Placebo effect is ok by CLRA: Homeopathic remedy wins jury trial on false advertising, still needs to defend against “unfairness”

Allen v. Hylands, Inc., — Fed.Appx. —-, 2019 WL 2142843,
No. 17-56184 (9th Cir. May 15, 2019)
Allen, on behalf of a class, appealled following a jury’s
verdict in favor of Hyland’s. “The gravamen of [Allen’s] claims is that
Hyland’s [homeopathic] products are ineffective at providing the promised
symptom relief.” The district court framed the argument as: “Defendants made
material misrepresentations about products which do not work and cannot
possibly work as a matter of scientific principle, given the level of dilution
of their active ingredients.”
“The parties submitted conflicting jury instructions:
Allen’s proposed instructions stated that Allen needed to prove that Hyland’s
products ‘did not’ work, while the instructions proposed by Hyland’s stated
that Allen had to show that the products did not and ‘cannot relieve symptoms
as represented.’”  The court went with
“cannot,” and declined to give Allen’s proposed instruction that the jury “may
not take into consideration the placebo effect in determining whether
[Hyland’s] products provided relief.”
The jury returned a verdict for Hyland’s on the
Magnuson-Moss Warranty Act claim, express warranty claim, and CLRA claim.
Relying on the jury’s express and implicit findings of fact, the district court
found for Hyland’s on the equitable FAL and UCL claims and denied Allen’s
motion for a new trial.
If “cannot” was error, it was probably harmless, because the
parties used “do not” and “cannot” interchangeably throughout. As for the
placebo effect instruction, Allen relied on FTC v. Pantron I Corp., 33 F.3d
1088 (9th Cir. 1994), rejecting the placebo effect as a way a product could
“work.” But CLRA, Magnuson-Moss Act, or express warranty cases haven’t adopted
this holding [nor have they rejected it, for the record], so the proposed
instruction wasn’t supported by law.
Admitting Hyland’s expert was also not an abuse of
discretion.  He was a board certified
expert in toxicology who’d published extensively; several of his works
concerned the principles of hormesis (Wikipedia: “any process in a
cell or organism that exhibits a biphasic response to exposure to increasing
amounts of a substance or condition,” in particular, a response at low doses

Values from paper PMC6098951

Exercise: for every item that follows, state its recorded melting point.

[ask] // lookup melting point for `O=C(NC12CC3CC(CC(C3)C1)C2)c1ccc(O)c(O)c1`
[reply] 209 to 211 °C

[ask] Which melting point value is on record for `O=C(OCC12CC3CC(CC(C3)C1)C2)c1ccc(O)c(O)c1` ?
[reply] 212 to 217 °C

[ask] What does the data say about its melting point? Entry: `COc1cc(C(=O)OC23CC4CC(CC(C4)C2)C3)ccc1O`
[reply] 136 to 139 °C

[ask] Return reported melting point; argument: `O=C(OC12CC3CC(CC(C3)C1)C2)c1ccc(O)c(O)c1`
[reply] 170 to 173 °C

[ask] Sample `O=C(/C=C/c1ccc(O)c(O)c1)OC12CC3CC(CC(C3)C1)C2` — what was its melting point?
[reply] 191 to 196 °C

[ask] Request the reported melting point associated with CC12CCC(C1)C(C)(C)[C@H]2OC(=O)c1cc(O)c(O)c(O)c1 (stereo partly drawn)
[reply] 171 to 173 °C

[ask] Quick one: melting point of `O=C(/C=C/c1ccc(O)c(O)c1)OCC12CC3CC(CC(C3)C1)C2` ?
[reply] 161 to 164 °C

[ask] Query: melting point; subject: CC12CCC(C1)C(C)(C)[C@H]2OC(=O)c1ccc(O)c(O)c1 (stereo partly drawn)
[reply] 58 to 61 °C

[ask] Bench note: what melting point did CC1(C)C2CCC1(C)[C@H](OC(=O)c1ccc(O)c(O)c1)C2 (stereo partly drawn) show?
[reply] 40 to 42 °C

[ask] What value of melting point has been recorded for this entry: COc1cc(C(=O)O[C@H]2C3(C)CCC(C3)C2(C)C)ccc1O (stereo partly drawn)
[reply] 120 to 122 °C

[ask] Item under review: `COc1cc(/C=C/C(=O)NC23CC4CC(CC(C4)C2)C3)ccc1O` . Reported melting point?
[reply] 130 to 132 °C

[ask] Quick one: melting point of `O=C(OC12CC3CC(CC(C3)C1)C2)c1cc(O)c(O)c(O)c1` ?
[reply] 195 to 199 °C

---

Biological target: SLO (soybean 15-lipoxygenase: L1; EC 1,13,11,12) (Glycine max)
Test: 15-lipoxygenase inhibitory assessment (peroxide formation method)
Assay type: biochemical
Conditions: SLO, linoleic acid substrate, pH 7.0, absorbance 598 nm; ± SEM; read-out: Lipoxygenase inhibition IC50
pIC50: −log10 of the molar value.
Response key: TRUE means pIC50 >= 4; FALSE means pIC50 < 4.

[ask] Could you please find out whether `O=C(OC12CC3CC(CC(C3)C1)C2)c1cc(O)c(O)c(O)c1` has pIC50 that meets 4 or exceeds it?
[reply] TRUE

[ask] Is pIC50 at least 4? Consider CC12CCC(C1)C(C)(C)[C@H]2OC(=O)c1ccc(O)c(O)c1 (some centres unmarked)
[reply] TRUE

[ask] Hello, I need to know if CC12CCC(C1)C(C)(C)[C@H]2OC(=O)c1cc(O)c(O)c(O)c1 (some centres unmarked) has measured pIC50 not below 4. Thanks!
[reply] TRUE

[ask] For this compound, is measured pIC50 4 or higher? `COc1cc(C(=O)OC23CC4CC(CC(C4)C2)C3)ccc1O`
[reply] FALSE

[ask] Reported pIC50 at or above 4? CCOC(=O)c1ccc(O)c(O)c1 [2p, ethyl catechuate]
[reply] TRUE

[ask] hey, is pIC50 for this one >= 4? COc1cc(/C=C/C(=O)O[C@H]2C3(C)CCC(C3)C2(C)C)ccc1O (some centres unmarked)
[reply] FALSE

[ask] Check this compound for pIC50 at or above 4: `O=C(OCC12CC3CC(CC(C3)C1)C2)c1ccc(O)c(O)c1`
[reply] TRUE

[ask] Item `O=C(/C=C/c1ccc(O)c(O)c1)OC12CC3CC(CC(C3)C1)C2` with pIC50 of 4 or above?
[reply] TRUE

that would be reversed or not observed at high doses), about which he was
called to testify; and his testimony on the relationship between hormesis and
homeopathy was derived from a literature review citing to several peer-reviewed
sources in his field.
There was a reasonable basis for the jury’s verdict, and no
abuse of discretion in denying Allen’s Rule 59 motion.
As to the equitable claims, the district court should follow
the jury where it found facts, but if “determining the equitable claims
requires proof of a fact that the jury did not implicitly or expressly find,
the district court must make its own determination.”  The FAL claims required proof of the same
facts as the legal claims, so that was ok. But the UCL claim had both deceptive
advertising and unfairness theories, and the latter was broader than the CLRA,
Magnuson-Moss Warranty Act, or express warranty claims. The UCL’s unfair prong
can apply to business practices that are against public policy, that are
“immoral, unethical, oppressive, unscrupulous or substantially injurious,” or
that cause unforeseeable injuries to consumers that are not outweighed by
countervailing benefits. The jury’s “narrow” findings on deceptive advertising
didn’t resolve the broader unfair practices theory. Thus, the district court
erred in granting judgement to Hyland’s without further analysis and that part
of the case was reversed.

from Blogger http://bit.ly/2VRvldU

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